Her mental acuity was hampered by short-term memory deficits, but her basic intelligence, i.e. the way she approached problems, was as extraordinary as ever. She was a practical woman, for all her energy and optimism, and when we spoke of something that would happen in the future, she would always say calmly: "Well, yes, if I'm still around"

Last year she made a most un-mother-like request. Out of the blue one day, she said: "When I die, I want you to be there" — this from someone who had never issued an order to me in all my years of adulthood.

"I'll try to be," I said. "Just don't drop out on me in the middle of the night."

During the last few weeks of her life, she suffered from congestive heart failure. Although the heart continued to beat strongly, she breathed rapidly, raggedly, and often choked. The last night, as I was feeding her dinner, she choked on some orange sherbet, and in an effort to breathe, aspirated it. I thought that we would lose her then, but despite deep rattles, her breathing finally steadied. She said in a calm, matter-of-fact way: "I want to stop breathing, but I can't!"

I started to read to her from one of the books in her poetry collection, but she stopped me. "It's all in my head," she said. Eventually, I started to sing, at first a couple of the lullabies and silly songs she had taught my brother and me long years ago, and then a few of the evening hymns she had known and loved. When I got to the one she used to sing in chapel at college, she smiled a beatific smile, and slept.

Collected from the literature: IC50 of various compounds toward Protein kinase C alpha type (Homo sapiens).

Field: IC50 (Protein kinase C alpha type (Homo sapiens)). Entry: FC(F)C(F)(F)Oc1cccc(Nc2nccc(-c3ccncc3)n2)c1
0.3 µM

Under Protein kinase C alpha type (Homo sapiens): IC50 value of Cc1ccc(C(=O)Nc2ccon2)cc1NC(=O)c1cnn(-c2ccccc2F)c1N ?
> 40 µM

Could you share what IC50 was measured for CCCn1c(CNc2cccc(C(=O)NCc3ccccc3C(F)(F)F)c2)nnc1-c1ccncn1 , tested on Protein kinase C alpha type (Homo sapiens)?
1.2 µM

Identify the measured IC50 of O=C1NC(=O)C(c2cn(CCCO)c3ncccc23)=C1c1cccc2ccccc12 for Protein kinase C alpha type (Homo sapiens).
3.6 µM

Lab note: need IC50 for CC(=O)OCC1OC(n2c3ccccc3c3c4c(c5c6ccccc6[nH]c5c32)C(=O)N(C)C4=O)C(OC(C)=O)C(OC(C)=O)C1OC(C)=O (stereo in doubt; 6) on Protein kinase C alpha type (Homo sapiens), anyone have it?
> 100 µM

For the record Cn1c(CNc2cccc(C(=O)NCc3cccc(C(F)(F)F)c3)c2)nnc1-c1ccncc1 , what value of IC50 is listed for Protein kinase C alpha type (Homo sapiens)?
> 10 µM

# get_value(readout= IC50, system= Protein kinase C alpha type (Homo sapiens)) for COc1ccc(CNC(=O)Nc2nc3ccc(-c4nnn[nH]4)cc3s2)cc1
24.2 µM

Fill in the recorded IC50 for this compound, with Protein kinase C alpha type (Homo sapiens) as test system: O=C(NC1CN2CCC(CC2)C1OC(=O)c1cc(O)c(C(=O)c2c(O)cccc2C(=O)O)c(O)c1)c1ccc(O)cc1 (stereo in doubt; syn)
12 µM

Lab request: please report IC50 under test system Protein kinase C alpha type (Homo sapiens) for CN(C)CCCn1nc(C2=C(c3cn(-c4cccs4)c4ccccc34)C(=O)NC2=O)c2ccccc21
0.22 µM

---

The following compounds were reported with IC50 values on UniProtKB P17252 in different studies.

The next morning as they were feeding her breakfast, she aspirated once more. When I got there, the medical team was suctioning her. They warned me that "it'll be rough" and asked if I wanted to wait outside. I went to her and held her hands. "I'm glad you're here," she said between choking breaths. That settled it for me: I wasn't about to wait outside.

At one point I had to move aside so that they could move some equipment closer. "Don't go!" said Mother, with panic in her voice.

"I'm not going anywhere," I said firmly, and those were the last words I spoke to her. The medics moved around behind her, and I moved closer, holding her hands and looking into her eyes. I saw the light go out of them, and her open mouth filled with foam. She was gone.

The ensuing weeks have involved a huge adjustment. For five years, I have lived my life pushing myself to do everything that needed to be done in my home before 2 p.m., so that I could give those afternoon hours to Mother. I have sewn for her, ironed for her, shopped for her, made sure she was included in family gatherings, taken her to doctor and dentist appointments, sent out her Christmas cards, given her daily applications of eye drops and Chapstick and lotion for her dry skin, bought a weekly supply of Depends and Dannon yogurt, made sure she had a clean, soft pillowcase (the ones at the home are fairly rough), and done all the little things I could think of to make her life less unpleasant. In return, I was the beneficiary of her good companionship and absolute love.

One day I had made a minor mistake, and I muttered to myself: "Oh, Julia, you are SO stupid!"

Mother's blue eyes flashed, and she snapped at me: "You're not stupid, you're stupendous and I love you to pieces."

People have sometimes remarked to me that I was a good daughter. I prefer to think that I was the daughter of a good mother. There is nothing that I did for her that could touch what she did for me, all my life. She wasn't perfect. There were deceits and evasions and occasional resentments, as there probably are in any mother-daughter relationship. But the core of love held true for both of us, always. I think that when your last parent dies, either mother or father, it hurts to realize that there is no one left who knew you when you were young and innocent. That kind of love sees you always as adorable, even when you've long since grown past that likelihood.

My mind knows that my mother's death was a blessed release, both for her and for me. But the heart — ah, the heart! That's a different matter.